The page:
Israel's anti-government protests deepen Netanyahu's problems

Last Modified Tuesday, 21 July 2020 (11:13 IST)
Thousands of Israelis have been taking to the streets to the government’s handling of the coronavirus crisis. Now, as grapples with a second wave, Prime Minister Netanyahu is under increasing pressure.
Maggie Shahar drove for two hours by car from the northern Israeli town of Pardes Hanna to protest outside Prime Minister Benjamin Netanyahu's residence in Jerusalem. "The situation really sucks. I don't know if I can change anything, but at least I am doing my best not to be silent," says Shahar, a school psychologist who came along with a group of teachers.
"First it's about the prime minister, Bibi [Netanyahu]. He is on trial but continues to be the prime minister. And then, all that is going on with the COVID virus. Nothing is under control. It's the feeling there are those at the top, the prime minister and his colleagues, and there is the people."
 
For the past two weeks, demonstrators from different walks of life — teachers, self-employed people, small business owners, social workers — have voiced their frustration over the government's response to the outbreak of the pandemic, which has taken a steep economic toll. On Monday, nurses also walked out on strike.
 
Protests 'span sectors'
 
The so-called "Black Flag" movement has gained momentum. It protests against what its members see as the erosion of Israel's democracy and calls for the resignation of Benjamin Netanyahu.
 
On Sunday, after another night of various protests in Tel Aviv, Jerusalem, and other cities, columnist Ben Caspit with the daily Ma'ariv wrote: "The public has headed onto the streets. This time, it isn't just a specific sector. It spans sectors, camps, and hearts. Netanyahu understands what is happening here, and that is only going to ratchet up the panic and lunacy on Balfour Street [where the PM resides] in the coming number of weeks”.
 
Demands for more effective action
 
While public anger mounts, the prime minister remains a divisive figure. Approval ratings for his handling of the crisis have dropped sharply. However, Netanyahu's Likud party remains the most popular according to some surveys —  at least until now.
 
But among some protesters in Jerusalem, there is the sense that the "national emergency government," headed by Netanyahu and created to tackle the Corona pandemic, is not doing its job. "Most here are demonstrating for Bibi to go. We want a reasonable government that will not disrespect its citizens. We don't want everyone replaced, just that they keep their promises," says Amit Tschisik, a young tutor for autistic children from Haifa.
 
"People need to understand that the situation —  with some of us losing our jobs —  affects every one of us. And we are here to speak for those who might be too afraid to come because of the coronavirus."
 
Second wave of chaos
 
In the beginning, was hailed for swiftly closing the country's borders and enforcing strict measures to contain the pandemic. But it came at an economic cost, as unemployment rose from under 4 percent to over 25 percent by late April.
 
By early May, Israel's infection rate was reduced to single-digit numbers and relaxation of the lockdown began. Now, two months later, however, Israel finds itself in the middle of what experts describe as a dramatic second wave — with a recent trend of close to 2000 new infections per day.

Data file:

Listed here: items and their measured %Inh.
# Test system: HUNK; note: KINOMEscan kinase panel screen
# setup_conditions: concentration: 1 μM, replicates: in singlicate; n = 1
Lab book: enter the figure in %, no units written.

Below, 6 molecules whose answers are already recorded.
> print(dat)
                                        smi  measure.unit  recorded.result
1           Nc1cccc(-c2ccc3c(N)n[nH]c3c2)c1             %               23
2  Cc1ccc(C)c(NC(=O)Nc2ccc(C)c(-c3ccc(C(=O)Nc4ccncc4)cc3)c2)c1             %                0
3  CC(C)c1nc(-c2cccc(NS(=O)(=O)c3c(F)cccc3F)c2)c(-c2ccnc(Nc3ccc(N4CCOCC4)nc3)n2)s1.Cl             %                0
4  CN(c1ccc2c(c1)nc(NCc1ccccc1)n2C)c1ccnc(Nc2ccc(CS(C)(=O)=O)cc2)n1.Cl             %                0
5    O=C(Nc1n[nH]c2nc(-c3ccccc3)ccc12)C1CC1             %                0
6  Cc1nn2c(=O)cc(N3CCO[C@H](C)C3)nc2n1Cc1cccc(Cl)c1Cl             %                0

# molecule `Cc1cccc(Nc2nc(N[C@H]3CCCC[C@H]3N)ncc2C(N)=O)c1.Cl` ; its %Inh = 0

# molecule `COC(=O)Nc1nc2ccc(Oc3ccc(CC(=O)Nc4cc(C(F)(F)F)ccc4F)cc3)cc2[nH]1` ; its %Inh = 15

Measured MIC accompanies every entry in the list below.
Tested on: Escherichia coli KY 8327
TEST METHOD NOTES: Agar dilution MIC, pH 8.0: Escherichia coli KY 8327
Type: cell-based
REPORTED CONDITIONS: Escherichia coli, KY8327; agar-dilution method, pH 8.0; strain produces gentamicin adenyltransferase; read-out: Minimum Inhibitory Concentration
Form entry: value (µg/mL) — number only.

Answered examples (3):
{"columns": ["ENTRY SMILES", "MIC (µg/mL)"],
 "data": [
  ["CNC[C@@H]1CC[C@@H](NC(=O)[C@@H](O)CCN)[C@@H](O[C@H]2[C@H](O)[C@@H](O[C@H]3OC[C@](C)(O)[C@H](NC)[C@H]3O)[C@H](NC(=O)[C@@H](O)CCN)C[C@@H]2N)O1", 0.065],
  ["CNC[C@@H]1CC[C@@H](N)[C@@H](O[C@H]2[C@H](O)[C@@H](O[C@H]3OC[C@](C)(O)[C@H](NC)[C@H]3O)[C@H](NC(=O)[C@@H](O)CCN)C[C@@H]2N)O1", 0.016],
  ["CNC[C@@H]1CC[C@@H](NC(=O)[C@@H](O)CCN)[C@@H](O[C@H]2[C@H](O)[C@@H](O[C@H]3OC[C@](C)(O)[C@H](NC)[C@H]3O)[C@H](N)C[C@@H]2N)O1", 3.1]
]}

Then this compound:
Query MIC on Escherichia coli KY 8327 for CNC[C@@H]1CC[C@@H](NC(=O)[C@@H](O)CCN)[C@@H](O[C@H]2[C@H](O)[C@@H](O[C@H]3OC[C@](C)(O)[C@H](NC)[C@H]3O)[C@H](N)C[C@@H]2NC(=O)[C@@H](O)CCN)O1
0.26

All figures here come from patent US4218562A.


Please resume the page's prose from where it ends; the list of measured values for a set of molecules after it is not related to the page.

Health and economic experts have pointed out the lack of preparations for a second wave, the absence of a comprehensive tracing system, and officials' erratic decision-making process as reasons for the renewed outbreak.
 
With more than one in five Israelis still unemployed and new restrictions lined-up, Benjamin Netanyahu faces mounting public anger over his government's handling of the crisis. He recently acknowledged that he reopened the economy too soon.
 
"The government has failed to provide long-term solutions or even medium-term solutions. There is no planning, there is no transparency," wrote Amos Yadlin, director of the Institute for National Security Studies, in the daily Yedioth Ahronoth on Sunday.
 
Controversial aid package
 
Meanwhile, Netanyahu's trial continued on Sunday, albeit without the defendant present. The next phase, which hears witness testimonies, was set for January 2021.
 
Netanyahu, who denies any wrongdoing, faces corruption allegations in three cases of bribery, fraud, and breach of trust. The timing of the trial could not come at a worse time for the prime minister, who seems to be increasingly under fire.
 
To douse the flames, Netanyahu proposed cash handouts for Israeli citizens and urged them to spend money and buy local products to support the economy. Under the plans 6 billion shekels (€1.53 billion) plans, every individual will receive 750 shekels (€190), while families with three or more children will pocket 3,000 shekels (€750).
 
But even this rollout did not go smoothly. Netanyahu's office had to clarify that the payouts would not go to the country's highest earners or senior civil servants, following criticism across the country that the money would also go to people who did not need it and had not been severely affected by the pandemic.
 
"It's nothing, it's a joke. And it sounds like [Netanyahu] is doing it so we will say thank you and stay at home," says Anat Maimon. The young teacher from Hadera attended the protest opposite Netanyahu's residence with her husband, who has lost his income as an independent soccer coach in recent months.
 
"Most of the people you see around me are tired of Netanyahu, but I'm not sure if you can say this about most Israelis," says Maimon. "I want someone who will care about the people and will put us in first place. It feels like no one is listening to the people."